gardening with kids

GARDENING WITH KIDS

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Having trouble motivating your child to get going in the veg plot or looking for a simple way to introduce growing? Here’s a few ideas to start thinking about for your family gardening adventure.

GARDENING PROGRESSION

Start it simple and quick and build up to more challenging and time-consuming gardening:

• For fast results plant cress in an eggcup or yoghurt pot.
• Move onto lettuce in a container on a windowsill.
• Fishing crates, ice-cream tubs, grow bags or buckets can all be used to make use of limited outside space – just remember to put holes in the bottom for drainage.
• Grow food that children can pick and eat raw such as peas, beans and carrots.
• Grow food that children like to cook, such as chipped potatoes, roasted kale (goes crispy in the oven).
• Work towards a special event such as parsnips for Christmas or pumpkins for Halloween.

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STIMULATE THE SENSES

Grow some plants to explore touch, smell and sight as well as taste:

• Herbs stimulate all of the senses – lemon balm, mint, thyme and oregano.
• Sage smells great too but is also furry to the touch.
• Alliums – onion and garlic family – have attractive round flower heads.

TOOLED UP

Trying to work with oversized tools can be enough to put anyone off the plot:

• Invest in quality scaled down children’s tools, a fork, spade, trowel and they will spend longer using them in one go.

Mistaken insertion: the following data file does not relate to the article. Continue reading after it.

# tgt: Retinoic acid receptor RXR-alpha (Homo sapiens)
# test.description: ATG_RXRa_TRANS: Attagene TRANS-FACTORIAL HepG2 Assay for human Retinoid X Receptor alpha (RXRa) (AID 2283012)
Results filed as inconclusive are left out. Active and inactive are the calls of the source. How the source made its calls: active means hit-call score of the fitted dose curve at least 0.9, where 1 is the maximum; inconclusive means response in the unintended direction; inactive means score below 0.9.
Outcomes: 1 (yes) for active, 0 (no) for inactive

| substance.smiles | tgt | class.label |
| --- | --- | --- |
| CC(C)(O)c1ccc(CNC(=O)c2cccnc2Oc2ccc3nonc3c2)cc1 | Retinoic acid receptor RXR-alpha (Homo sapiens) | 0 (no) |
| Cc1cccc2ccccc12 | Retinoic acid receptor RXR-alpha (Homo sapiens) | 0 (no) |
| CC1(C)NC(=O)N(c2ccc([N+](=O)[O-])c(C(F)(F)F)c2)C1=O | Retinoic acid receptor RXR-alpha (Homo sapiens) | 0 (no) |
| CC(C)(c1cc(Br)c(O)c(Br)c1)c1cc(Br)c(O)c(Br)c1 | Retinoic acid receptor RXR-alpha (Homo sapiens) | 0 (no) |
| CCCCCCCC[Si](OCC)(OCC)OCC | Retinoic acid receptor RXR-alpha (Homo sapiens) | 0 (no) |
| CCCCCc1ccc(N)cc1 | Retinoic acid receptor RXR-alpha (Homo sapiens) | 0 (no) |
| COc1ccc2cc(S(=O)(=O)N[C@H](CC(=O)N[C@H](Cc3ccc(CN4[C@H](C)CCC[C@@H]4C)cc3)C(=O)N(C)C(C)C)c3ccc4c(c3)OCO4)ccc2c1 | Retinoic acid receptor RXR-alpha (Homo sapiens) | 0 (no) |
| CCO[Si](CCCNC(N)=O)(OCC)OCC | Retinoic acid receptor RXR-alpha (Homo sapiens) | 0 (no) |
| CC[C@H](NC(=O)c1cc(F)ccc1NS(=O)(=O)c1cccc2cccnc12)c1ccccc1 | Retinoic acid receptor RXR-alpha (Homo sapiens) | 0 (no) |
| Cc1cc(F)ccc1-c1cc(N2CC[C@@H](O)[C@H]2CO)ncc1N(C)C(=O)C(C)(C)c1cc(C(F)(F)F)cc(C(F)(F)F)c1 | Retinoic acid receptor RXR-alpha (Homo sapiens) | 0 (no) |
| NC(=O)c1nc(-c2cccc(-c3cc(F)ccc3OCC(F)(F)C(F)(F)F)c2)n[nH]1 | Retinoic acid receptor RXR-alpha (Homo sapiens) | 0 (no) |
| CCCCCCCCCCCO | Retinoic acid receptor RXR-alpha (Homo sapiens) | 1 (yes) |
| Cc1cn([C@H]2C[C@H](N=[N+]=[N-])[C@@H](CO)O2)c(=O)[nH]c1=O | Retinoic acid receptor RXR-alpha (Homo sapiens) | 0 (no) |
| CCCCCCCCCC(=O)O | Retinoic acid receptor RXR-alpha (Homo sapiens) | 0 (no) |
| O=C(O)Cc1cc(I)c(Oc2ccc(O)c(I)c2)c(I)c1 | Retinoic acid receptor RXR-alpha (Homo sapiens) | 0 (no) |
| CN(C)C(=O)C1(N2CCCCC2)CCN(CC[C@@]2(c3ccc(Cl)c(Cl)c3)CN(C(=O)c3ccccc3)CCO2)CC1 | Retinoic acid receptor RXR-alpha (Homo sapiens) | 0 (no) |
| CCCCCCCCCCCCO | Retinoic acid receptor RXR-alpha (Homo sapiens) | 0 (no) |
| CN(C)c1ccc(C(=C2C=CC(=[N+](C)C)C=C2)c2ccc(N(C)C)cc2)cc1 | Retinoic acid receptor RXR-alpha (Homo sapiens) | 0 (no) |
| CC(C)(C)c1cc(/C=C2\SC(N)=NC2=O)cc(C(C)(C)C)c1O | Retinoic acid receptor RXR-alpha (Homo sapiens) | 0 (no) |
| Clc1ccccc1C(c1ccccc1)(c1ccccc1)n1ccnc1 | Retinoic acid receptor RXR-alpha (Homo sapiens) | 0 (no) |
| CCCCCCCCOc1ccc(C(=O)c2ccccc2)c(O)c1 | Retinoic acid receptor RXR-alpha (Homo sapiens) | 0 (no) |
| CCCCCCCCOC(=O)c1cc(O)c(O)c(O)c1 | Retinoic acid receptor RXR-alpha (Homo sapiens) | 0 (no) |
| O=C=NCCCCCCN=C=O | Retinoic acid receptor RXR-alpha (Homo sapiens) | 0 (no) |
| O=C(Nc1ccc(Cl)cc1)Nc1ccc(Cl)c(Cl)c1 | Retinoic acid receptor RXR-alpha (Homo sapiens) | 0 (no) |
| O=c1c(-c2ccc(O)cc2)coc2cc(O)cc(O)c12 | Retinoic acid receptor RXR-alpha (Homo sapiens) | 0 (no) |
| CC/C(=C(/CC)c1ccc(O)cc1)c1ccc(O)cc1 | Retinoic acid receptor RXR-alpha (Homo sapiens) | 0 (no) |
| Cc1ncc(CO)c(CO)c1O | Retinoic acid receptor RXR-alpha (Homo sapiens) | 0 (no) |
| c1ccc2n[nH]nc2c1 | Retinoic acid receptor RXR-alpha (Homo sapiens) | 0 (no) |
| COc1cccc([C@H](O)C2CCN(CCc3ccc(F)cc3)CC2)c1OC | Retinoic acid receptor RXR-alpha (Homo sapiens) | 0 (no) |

• A child size wheelbarrow will get used in a multitude of ways both for gardening and play.
• If they catch the green fingered bug brushes, grass rakes and watering cans are also available for smaller hands.
• Don’t let the weather beat you, waterproofs and wellies are gardening essentials.

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OTHER LINKED ACTIVITIES

It doesn’t all have to be about planting, weeding and harvesting. Here are some other projects to create variety in your gardening activities:

• Use branches and sticks to create wigwams and other structures for climbing plants to ramble over.
• Draw or write the names of plants on stones or wood for veg bed markers.
• Get hold of a paper plant pot maker and create your own.
• Buy a small kitchen knife for your child to prep the vegetables they have grown.
• Create compost from the waste and dig in the compost to understand the circular nature of gardening.
• Kids love to make beer traps and sprinkle coffee grounds to control the slugs.
• Craft activities such as lavender bags, flower pressings, corn dollies make rainy day use of your garden produce.
• Hang your herbs up to dry – try a blindfold smell recognition game.
• Light a fire and roast some courgettes, sweetcorn and peppers.

WINTER CROPS

It’s not all about summer, here’s some ideas to get going on right now:

Sowing Indoors on a windowsill or a greenhouse – for fast results – winter lettuce varieties, oriental salad leaves, rocket, chard or spinach, radish, cress, endive – more slowly over winter (ready for March, April and May) – kale, spring cabbage, broad beans, peas, Florence bulb fennel, spring onions. These can be sown late into September.
Sowing Outdoors – onions, garlic, winter turnip. Always check the varieties to make they are hardy for the winter and can be sown in late summer.

Collective words by: Dan Haylock, Jo Finn & Sally Gostick

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